Colors: Black

Ghost

Ghost

The synthesis here of Hollywood Glamour via a photo of Lauren Becall, and the deployment of Body Horror is inspired. Why isn’t this a film? Among the tinfoil hat communities of the internet there’s all this talk of Lizard people running around and pulling the strings; why not take that idea and place it in the romanticized and glamorous context of prewar Hollywood? Familiarizing the public with the censorship that the Hayes Code represented and the misguided steps that the temperance movement took could be explained and dramatized in a powerful way that could illustrate the dangers of conservatism and censorship within society.

The image itself is violent, somewhat seductive, and overall unsettling. The use of the pink lends this a dreamy danger, sort of a siren’s song component. The eyes though are nearly reptilian in their blueish green. The disdain and question written on the actresses face is one of asking: “do you still want what I represent”? The evil in the glamour, the colored highlights, this is a black and white image of the past that grows into ones nightmares. It’s horrifyingly beautiful and the story it suggests: a synthesis of the gilded age and the golden age of practical effects is a compelling idea.

Design by: DroopBomb
Price:  $12.00 @ Threadless
Colors: Black, Grey, Charcoal, Brown

Toshio Saeki

Toshio Saeki

There’s a certain allure to the morbid. It’s not new or modern, it’s as old as basic artistic aptitude. What is interesting and what might be distinct within the cannon is violence paired with indifference; it’s s&m before the term, the words, and the underlying power dynamics they represented paired with mortality (supposedly “the great equalizer”). If you’ll indulge this writer, there’s something gloriously lo-fi about this image. The fact that this term isn’t more commonly used in the context of visual art seems to be a huge oversight. When you hear Daniel Johnston’s Music and see art the connection is obvious. His art was not merely “outsider” art and neither is this design.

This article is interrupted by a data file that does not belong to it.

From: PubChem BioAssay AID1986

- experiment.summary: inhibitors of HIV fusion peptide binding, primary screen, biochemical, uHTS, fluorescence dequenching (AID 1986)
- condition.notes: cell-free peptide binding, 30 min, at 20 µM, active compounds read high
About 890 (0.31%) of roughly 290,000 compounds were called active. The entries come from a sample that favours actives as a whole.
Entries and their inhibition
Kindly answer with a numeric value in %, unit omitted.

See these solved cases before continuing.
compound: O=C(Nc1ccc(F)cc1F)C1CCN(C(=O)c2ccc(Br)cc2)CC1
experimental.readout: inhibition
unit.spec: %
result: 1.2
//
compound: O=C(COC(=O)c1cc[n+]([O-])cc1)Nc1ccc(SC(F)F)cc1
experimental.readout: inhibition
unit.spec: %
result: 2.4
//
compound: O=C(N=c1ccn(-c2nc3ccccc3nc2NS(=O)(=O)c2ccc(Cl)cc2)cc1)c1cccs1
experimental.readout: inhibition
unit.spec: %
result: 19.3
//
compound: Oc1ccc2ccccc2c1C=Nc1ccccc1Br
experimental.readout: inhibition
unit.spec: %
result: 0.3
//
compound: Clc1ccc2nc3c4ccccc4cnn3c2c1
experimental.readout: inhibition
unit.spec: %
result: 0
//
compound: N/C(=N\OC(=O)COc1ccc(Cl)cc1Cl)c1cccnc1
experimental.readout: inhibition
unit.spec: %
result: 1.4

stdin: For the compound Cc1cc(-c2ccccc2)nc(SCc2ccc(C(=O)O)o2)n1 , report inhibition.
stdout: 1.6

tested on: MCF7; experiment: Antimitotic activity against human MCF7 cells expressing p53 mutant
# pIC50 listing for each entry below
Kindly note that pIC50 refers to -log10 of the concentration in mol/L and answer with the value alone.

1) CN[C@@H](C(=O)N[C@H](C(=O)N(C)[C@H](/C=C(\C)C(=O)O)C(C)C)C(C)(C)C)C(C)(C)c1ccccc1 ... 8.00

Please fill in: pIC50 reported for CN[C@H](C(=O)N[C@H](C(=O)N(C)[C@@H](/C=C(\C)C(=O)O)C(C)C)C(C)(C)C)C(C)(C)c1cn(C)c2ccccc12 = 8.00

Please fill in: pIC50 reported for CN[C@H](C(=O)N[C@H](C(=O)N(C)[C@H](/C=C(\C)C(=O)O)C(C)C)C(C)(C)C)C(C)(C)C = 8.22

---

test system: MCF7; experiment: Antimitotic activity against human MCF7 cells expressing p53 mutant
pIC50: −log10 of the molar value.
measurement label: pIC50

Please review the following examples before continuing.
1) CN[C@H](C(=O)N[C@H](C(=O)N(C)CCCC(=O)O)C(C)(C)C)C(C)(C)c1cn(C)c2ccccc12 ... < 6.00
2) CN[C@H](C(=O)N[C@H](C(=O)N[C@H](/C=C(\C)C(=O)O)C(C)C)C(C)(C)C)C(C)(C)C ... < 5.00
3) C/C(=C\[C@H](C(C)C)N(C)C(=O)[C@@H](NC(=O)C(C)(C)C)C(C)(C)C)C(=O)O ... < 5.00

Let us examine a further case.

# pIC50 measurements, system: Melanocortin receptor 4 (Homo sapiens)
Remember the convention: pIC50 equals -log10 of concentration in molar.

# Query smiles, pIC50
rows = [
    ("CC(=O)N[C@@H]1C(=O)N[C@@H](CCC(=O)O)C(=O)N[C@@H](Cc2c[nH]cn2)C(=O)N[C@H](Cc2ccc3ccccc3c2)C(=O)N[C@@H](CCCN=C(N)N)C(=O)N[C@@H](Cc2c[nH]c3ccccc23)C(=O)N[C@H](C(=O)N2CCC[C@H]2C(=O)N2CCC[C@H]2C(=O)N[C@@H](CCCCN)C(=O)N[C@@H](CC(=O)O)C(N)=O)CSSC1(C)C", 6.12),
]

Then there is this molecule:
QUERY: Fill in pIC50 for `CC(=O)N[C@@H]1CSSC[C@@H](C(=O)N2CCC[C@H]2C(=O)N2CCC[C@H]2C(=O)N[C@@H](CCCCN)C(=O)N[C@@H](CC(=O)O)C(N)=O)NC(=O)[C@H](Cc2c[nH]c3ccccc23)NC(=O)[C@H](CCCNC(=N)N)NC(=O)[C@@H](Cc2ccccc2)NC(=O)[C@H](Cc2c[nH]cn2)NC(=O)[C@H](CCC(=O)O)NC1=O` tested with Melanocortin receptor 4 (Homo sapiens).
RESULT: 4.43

Within psychology there’s something called the ‘TAT‘ (Thematic Appreciation TEST) where a subject is shown a number of images and asked to supply the context. Based on the stories the subject concocts the administrator is suppose to glean things about the persons psychological state. This image seems to be- not straight forward, but not to complex; that is until one sees that the nail going through the man’s skull first past through the woman’s hand. So many questions. Who the hell held the nail for her? The ambiguity is what makes it interesting.

While the style doesn’t need to be minimal in the way that is in order to function, the simple style lends it a bored ‘fantasy doodle’ sort of quality that ads depth to the image. The man, or maybe the boy appears to be wearing a Japanese school uniform whereas the woman seems look and be dressed as a young adult woman. The style of the image seems to break the fourth wall and tell us of a bored school boy drawing this image as envisaged by the real life creator of this design. One can therefore speculate on the scene, and the artist who’s notebook and sun-conscious we’ve been given a peek into. The design is great for the deceptiveness of its simplicity, besides the overall merit of its composition.

Design by: Fruitjuice
Price:  $25.00 @ Designbyhumans
Colors: White, Light Yellow, Light Blue